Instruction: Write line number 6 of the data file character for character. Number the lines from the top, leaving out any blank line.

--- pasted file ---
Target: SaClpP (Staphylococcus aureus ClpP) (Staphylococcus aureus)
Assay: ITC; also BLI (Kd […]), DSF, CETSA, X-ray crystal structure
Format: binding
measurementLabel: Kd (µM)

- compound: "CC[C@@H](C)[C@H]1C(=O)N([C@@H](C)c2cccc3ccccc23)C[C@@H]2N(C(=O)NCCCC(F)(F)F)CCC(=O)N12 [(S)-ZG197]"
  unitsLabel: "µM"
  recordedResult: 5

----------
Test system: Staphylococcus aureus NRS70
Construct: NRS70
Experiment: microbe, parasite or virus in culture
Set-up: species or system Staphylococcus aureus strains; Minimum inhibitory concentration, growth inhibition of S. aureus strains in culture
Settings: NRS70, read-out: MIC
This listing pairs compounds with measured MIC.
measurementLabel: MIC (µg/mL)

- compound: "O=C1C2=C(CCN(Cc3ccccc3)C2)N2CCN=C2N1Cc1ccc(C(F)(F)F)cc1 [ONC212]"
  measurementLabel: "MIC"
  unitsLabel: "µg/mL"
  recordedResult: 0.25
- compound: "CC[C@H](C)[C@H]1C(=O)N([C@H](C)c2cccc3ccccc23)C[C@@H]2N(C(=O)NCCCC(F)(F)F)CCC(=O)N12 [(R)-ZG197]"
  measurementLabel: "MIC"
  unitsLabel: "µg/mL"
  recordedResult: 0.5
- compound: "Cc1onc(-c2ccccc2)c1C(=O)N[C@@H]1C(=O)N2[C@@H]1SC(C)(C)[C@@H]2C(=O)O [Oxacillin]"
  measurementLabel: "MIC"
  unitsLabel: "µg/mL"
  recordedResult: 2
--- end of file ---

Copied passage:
  unitsLabel: "µM"